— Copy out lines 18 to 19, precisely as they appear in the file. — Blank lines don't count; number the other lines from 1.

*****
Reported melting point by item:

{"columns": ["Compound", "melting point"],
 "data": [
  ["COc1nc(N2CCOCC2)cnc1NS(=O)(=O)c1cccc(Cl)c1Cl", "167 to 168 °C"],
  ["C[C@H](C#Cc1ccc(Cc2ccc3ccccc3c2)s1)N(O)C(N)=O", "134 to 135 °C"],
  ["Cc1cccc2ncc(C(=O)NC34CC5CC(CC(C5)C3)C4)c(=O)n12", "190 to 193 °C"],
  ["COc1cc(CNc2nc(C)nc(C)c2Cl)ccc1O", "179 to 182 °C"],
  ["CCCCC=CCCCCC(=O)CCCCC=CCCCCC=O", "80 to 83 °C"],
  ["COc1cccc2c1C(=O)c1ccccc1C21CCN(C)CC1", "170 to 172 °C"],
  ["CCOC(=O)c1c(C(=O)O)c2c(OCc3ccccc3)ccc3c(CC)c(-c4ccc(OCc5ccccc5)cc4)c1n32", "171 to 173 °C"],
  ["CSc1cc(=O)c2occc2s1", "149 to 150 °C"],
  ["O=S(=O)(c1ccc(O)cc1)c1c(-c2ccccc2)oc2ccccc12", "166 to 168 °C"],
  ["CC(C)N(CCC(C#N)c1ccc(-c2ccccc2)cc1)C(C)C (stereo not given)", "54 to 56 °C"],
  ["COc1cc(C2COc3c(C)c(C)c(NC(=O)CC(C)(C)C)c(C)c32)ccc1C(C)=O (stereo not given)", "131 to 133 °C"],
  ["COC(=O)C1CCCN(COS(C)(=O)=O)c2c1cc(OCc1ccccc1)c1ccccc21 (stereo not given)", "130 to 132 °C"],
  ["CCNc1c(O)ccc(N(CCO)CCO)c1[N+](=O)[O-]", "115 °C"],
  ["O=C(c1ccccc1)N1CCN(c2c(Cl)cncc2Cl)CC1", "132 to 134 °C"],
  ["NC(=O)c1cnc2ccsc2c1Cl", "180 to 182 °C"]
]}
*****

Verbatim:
  ["NC(=O)c1cnc2ccsc2c1Cl", "180 to 182 °C"]
]}